ICS 155B
Computer Design Lab
Spring Quarter, 1998

Instructor Daniel D. Gajski
  218, ICS Engineering Research Facility



Andreas Gerstlauer (Email: gerstl@ics.uci.edu)

Shuqing Zhao (Email: szhao@ics.uci.edu)
  Office/Lab Hours: Wed Fri 10-12, CS 364



Undergraduate Sun Lab. CS364.

Design Tool Synopsys VHDL Compiler and Simulator



ICS 151 and ICS 152


Primary Text

VHDL: Analysis and Modeling of Digital Systems
  Zainalabedin Navabi, McGraw-Hill, 1993


Useful References   

Principles of Digital Design
Daniel D. Gajski, Prentice Hall, 1997.

Structured Logic Design with VHDL
Armstrong James, Gray Gail, Prentice Hall, 1993.

VHDL: Hardware Description and Design
Roger Lipsett, Carl Schaefer, Cary Ussery
Kluwer Academic Publishers, 1989


Required Material: All students should have access to ICS152 textbook: Principle of Digital Design, Daniel Gajski for refreshing their memory.

Course Objective: In this course, you will simulate a digital processor or an ASIC by modeling it in VHDL. You will enhance the model by adding timing details and other design features. You will then analyze these model by executing certain benchmarks to obtain performance results.

Tentative Lab Outlines: The lab portion of this course consists of 4 or 5 assignments. Each assignment involves the design, modeling and simulation of a module or feature of the digital processor or the ASIC. The first Lab is geared to increase your familiarity with the VHDL language and the tools you will be using. In the next few labs, you will be developing a complete design of datapath and controller of the processor or ASIC. You are also required to develop test vectors to simulate your design.

The lab format may change a little through the quarter. However, you should plan or spending approximately 10 hours a week in the lab. You can often reduce the time spent in the lab by doing your designs before coming to the lab. If the lab gets crowded and students have trouble accessing the machines, we will use sign-up sheets for scheduling use of the lab.

Course Schedule: During the class lectures, we will discuss the lab assignments and review some basic principles relating to the lab assignments.

The lectures serve primarily as a guide to the labs. Their primary objective is to discuss lab assignment and to review material. All announcements will be made at the beginning of the class. It is your responsibility to come to class and not to miss the announcements.

Grading: Since this is a lab course, your grade will depend primarily upon your performance in lab assignments that are completed on time.

You will be required to demo your simulation run to the TA during the TA office/lab hours. The TA will run several test cases on your design, so make sure that you have tested your design completely before you are ready to demo it. Your grade will depend on the number of test cases that perform satisfactorily on your model. Your final grade will be based on your cumulative performance on the lab assignments and the final completion of the processor or ASIC.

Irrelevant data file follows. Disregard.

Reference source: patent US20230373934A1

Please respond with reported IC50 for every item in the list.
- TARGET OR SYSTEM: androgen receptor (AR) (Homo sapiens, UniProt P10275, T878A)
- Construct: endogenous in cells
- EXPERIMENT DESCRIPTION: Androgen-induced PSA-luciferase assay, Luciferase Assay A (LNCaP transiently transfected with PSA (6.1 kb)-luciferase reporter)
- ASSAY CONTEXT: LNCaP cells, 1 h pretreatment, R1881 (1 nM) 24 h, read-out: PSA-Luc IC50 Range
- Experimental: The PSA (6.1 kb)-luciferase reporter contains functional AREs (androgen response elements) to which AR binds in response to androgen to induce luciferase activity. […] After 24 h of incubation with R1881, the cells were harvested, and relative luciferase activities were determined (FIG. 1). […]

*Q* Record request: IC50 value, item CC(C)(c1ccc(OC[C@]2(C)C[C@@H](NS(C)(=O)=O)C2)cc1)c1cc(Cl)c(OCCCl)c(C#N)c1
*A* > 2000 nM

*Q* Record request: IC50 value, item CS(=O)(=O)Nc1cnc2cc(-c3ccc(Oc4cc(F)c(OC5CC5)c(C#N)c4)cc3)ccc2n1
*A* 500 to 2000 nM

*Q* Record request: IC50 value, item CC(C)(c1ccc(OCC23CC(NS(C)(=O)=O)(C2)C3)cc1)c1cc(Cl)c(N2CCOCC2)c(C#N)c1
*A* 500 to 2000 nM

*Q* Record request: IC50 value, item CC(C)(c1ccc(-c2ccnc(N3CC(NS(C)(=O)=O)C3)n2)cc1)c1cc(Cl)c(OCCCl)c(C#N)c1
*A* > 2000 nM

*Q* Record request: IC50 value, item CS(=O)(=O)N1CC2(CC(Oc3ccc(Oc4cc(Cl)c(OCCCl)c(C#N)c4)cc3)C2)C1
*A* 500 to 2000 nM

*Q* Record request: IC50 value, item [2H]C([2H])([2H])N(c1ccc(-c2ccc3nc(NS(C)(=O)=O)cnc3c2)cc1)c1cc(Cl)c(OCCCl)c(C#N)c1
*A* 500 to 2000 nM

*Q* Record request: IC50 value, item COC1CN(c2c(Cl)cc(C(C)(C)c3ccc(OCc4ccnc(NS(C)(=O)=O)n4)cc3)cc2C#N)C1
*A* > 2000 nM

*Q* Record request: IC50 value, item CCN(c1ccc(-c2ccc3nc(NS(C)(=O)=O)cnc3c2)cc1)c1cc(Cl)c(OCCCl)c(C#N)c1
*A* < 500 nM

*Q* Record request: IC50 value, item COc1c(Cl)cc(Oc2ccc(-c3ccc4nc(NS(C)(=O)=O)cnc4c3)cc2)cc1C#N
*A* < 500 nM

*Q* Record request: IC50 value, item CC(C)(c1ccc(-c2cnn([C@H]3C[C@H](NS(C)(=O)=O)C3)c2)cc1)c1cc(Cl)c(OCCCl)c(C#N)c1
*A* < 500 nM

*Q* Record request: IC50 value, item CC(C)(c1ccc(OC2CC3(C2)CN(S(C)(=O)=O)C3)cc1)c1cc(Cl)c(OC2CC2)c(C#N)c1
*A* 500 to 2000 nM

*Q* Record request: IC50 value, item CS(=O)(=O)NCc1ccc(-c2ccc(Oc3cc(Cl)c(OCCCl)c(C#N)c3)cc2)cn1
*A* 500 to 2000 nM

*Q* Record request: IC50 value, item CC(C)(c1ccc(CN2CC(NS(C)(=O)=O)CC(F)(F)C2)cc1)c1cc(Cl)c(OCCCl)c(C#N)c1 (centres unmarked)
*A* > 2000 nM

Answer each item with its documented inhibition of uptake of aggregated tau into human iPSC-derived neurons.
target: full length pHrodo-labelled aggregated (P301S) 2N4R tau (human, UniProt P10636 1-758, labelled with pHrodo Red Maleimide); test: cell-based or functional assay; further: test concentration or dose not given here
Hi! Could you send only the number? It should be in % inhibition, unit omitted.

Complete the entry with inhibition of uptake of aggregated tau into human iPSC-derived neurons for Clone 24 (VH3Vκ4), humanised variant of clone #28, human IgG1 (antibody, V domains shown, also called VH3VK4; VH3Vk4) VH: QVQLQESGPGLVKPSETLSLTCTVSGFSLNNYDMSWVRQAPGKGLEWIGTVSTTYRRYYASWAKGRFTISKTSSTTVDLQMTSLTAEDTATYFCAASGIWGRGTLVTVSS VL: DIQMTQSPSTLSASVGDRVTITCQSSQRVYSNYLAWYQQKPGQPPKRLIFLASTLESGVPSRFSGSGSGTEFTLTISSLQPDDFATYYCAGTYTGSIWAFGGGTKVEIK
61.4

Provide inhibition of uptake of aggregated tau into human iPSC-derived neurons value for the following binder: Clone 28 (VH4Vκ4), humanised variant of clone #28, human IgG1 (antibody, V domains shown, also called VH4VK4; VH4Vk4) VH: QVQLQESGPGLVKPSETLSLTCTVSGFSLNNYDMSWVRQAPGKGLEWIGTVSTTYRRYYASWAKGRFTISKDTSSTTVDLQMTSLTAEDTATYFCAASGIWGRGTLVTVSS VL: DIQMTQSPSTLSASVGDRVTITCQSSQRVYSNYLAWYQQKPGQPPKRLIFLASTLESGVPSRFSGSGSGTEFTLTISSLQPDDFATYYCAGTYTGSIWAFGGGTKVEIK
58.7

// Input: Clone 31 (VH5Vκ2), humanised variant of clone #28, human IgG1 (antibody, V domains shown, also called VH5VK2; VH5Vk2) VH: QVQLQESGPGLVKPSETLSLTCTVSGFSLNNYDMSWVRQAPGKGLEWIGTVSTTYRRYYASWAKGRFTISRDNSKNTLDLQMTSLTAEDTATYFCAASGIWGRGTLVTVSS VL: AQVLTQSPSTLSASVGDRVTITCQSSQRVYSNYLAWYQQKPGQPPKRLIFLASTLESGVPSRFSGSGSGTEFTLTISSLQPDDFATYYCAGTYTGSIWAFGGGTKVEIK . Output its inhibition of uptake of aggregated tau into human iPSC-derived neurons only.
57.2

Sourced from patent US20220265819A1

Late Policy: No late assignments will be accepted. It is your responsibility to schedule your time around interviews etc. that you may have to go for. We will be handing out lab assignments well in advance, so there should be no excuse for late work. In the case of extenuating circumstances, see the instructor.

Drop Policy: Students will not be allowed to drop the course after the seventh week of instruction.

Lab Policy: No students may modify the system software on the workstations in any way. Students caught modifying the software will be subject to discipline as outlined for malicious conduct in the university regulations.

Any students caught putting a program containing a virus on any computer will be subject to discipline as outlined for malicious conduct in the university regulations.

Theft of software from the systems is subject to course expulsion and possible criminal charges.

Lab Guidelines: Always design your system on paper and think of your modelling strategy before writing the VHDL code. This saves time and lets others use the computers more productively.

Organize your design as library directories, so that they can be used in later assignments.

Make sure that your design submissions have your name, ID#, the date written on them.

You may be required to give a demo of a completed lab assignments to the TA. In addition, most lab assignments require a short write-up. Details will be provided in the lab handouts.

Each students should read the bulletin board, ics.155b, for announcements etc. Students are responsible for reading this bulletin board as lab discussions, corrections and modifications will be posted there outside of class meetings.

Schedule for the Quarter

Lab # Handed out
(in class)
Lab Due on
(by noon)
Lab 0 April 6 April 13
Lab 1 April 13 April 20
Lab 2 April 20 May 4
Lab 3 May 4 May 18
Lab 4 May 18 June 1
Lab 5 June 1 June 15

Andreas Gerstlauer